I visited two major markets in Khon Kaen while I was there and to say the least, the Walking Street market was my absolute favorite. It is open every night and it is known to be more of a food market rather than one that sells clothes or artifacts like the other one I visited; Rim Bueng Market.
Of course, you will find your fair share of souvenirs, fruits, and other such small items but most people come to the walking street market for the legendary food that is ready to be wolfed down. There is a metaphorical division in the market for the food stalls and the other shops for miscellaneous items and fruits. It is not a distinct or marked division but instead one that you can just figure out once you visit the place.
The food is just phenomenal! Remarkable! Simply drool-worthy, I had the tastiest Hoi Tod I’ve ever tasted from one of the stalls there. The deep-fried mussels were fried to crispy perfection and after them, I had the Khao Maan Gai which is chicken served on chicken fat rice. There were multiple delicious options but I chose to pick ones that I hadn’t tried before just for the awesome experience.
There are seating arrangements around the street although you can choose to eat your food on the go like myself. I found it incredibly interesting and wonderful to walk around while eating my food and exploring more stalls. In this way, I saved up time and didn’t feel too bloated after my food. Usually, after I eat, I like to rest but in this way, I got to save my time, eat and still reach back to my hotel on time. The walking street market is open for 6 hours between 5-11 pm and I reached it after 9 pm. It wasn’t that busy as many of the people were already leaving because it had gotten late, but a decent crowd remained.
The Rim Bueng was, of course, incomparable to the charm and exclusiveness of the Walking Street market but I managed to still have a good time there. Street food was also sold there but not exactly up to the standard of the other market. However, Rim Bueng had something that I hadn’t tried out or seen anywhere else and it was the pottery painting stalls. I painted a small flower pot which I later could take home with me.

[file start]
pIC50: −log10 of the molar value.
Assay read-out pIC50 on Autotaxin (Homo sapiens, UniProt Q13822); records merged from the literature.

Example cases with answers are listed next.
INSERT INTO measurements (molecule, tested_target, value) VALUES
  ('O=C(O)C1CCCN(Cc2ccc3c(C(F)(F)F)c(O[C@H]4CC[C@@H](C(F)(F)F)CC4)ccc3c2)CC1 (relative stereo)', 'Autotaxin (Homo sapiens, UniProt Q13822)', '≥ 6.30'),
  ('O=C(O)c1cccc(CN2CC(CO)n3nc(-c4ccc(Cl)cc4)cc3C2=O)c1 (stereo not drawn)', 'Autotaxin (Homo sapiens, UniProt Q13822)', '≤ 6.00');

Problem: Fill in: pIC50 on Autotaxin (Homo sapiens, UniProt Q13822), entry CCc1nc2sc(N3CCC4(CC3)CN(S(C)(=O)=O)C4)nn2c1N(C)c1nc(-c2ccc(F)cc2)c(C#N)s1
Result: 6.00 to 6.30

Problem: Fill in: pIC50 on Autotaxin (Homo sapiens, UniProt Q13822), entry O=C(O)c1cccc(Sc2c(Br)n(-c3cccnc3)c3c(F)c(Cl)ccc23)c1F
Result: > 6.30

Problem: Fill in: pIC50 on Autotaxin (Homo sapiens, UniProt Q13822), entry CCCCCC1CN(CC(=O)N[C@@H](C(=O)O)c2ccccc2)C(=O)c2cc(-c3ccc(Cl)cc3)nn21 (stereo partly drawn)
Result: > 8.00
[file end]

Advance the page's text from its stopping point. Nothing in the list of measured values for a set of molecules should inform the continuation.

The Cobra Village
In every expedition of mine, I always seek out the craziest experiences to make the best memories and stories 10 years from now. And surely this one is for the books. The King Cobra Village is just outside of Khon Kaen and is famous to the point where it was even featured on CNN. That was where I derived the inspiration and guts to pay a visit there. The place looked like it was straight out of a horror movie with peculiar homes propped up on stilts and elderly folk that make a living entirely off farming. The snakes do not help the families to earn any money but instead, the people keep them as pets and friends to themselves. Almost every family has its cobra or snake which has been with them for years. And each family is 100% willing to always show you their snakes. I got to talking with one of the villagers who could muster enough English for me to understand as he at some point was a trader overseas. He explained to me the details of how the village keeps its snakes.
According to him, the village does not keep the snakes for shows (although shows are held with the snakes, they just are not bred for this specific purpose). Instead, people like to keep their leathery friends around for years because of mere companion purposes. The kids of the village are also trained and taught how to handle these positively poisonous beasts as every one of the cobras are liable to kill. From a young age, all the village kids are schooled and introduced to Snake Handling 101.
However, if anyone is unlucky enough to get a snake bite, the farmers in the village have prepared for this. With certain herbs like the wan paya ngoo which is mixed with lime and rubbed on the wound to reduce the poisonous effect, this is how the village people have survived this long. Among other herbs, this is how the farmers make a living while residing in their peculiar little village of snakes. They never sell any of their snakes. They regard it as a big impossible offense exactly like you wouldn’t sell your best friend. Who does that?